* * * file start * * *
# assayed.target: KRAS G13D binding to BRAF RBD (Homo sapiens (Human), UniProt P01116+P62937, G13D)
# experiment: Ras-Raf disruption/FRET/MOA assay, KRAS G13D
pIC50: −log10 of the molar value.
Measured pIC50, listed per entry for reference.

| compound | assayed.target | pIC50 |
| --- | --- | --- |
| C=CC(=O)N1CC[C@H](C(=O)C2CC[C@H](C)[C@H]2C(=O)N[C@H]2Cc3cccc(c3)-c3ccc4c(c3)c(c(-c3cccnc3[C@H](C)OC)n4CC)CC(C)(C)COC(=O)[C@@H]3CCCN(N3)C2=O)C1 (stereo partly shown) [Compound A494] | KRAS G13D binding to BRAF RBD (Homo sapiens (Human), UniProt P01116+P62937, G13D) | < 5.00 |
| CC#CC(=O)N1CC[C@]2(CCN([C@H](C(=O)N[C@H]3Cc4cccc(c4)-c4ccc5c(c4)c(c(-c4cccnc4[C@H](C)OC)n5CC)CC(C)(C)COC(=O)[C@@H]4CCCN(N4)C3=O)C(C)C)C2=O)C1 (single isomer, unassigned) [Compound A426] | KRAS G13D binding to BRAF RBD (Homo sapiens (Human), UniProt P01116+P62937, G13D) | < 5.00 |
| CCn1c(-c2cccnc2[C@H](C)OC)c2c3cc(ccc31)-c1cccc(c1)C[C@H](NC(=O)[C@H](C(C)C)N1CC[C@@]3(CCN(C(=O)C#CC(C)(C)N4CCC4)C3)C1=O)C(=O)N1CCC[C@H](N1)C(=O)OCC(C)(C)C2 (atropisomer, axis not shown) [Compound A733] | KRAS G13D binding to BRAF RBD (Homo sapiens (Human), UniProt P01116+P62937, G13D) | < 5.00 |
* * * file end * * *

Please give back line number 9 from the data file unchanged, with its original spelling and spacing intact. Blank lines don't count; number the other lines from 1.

| CCn1c(-c2cccnc2[C@H](C)OC)c2c3cc(ccc31)-c1cccc(c1)C[C@H](NC(=O)[C@H](C(C)C)N1CC[C@@]3(CCN(C(=O)C#CC(C)(C)N4CCC4)C3)C1=O)C(=O)N1CCC[C@H](N1)C(=O)OCC(C)(C)C2 (atropisomer, axis not shown) [Compound A733] | KRAS G13D binding to BRAF RBD (Homo sapiens (Human), UniProt P01116+P62937, G13D) | < 5.00 |